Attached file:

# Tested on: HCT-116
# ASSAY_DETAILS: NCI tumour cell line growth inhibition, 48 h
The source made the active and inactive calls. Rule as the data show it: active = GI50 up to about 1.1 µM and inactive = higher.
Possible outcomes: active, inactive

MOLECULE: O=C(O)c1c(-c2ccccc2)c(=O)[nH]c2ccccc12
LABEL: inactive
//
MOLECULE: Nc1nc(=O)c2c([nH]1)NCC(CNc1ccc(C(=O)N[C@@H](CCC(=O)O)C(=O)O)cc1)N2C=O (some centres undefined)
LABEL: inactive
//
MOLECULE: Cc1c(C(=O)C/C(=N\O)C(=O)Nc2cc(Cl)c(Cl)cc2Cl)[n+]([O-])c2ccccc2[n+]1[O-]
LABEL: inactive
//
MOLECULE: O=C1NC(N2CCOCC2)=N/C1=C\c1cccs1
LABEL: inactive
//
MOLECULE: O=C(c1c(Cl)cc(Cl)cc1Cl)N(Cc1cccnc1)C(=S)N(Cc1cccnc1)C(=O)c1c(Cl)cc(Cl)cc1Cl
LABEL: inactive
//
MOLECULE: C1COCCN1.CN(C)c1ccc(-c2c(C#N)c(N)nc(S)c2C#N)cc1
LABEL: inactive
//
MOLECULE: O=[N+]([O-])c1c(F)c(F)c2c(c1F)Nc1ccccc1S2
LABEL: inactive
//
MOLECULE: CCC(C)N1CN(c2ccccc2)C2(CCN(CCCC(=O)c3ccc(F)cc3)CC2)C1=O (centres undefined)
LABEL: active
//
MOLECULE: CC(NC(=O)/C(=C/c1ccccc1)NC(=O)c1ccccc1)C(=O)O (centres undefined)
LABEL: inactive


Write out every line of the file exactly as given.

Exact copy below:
# Tested on: HCT-116
# ASSAY_DETAILS: NCI tumour cell line growth inhibition, 48 h
The source made the active and inactive calls. Rule as the data show it: active = GI50 up to about 1.1 µM and inactive = higher.
Possible outcomes: active, inactive

MOLECULE: O=C(O)c1c(-c2ccccc2)c(=O)[nH]c2ccccc12
LABEL: inactive
//
MOLECULE: Nc1nc(=O)c2c([nH]1)NCC(CNc1ccc(C(=O)N[C@@H](CCC(=O)O)C(=O)O)cc1)N2C=O (some centres undefined)
LABEL: inactive
//
MOLECULE: Cc1c(C(=O)C/C(=N\O)C(=O)Nc2cc(Cl)c(Cl)cc2Cl)[n+]([O-])c2ccccc2[n+]1[O-]
LABEL: inactive
//
MOLECULE: O=C1NC(N2CCOCC2)=N/C1=C\c1cccs1
LABEL: inactive
//
MOLECULE: O=C(c1c(Cl)cc(Cl)cc1Cl)N(Cc1cccnc1)C(=S)N(Cc1cccnc1)C(=O)c1c(Cl)cc(Cl)cc1Cl
LABEL: inactive
//
MOLECULE: C1COCCN1.CN(C)c1ccc(-c2c(C#N)c(N)nc(S)c2C#N)cc1
LABEL: inactive
//
MOLECULE: O=[N+]([O-])c1c(F)c(F)c2c(c1F)Nc1ccccc1S2
LABEL: inactive
//
MOLECULE: CCC(C)N1CN(c2ccccc2)C2(CCN(CCCC(=O)c3ccc(F)cc3)CC2)C1=O (centres undefined)
LABEL: active
//
MOLECULE: CC(NC(=O)/C(=C/c1ccccc1)NC(=O)c1ccccc1)C(=O)O (centres undefined)
LABEL: inactive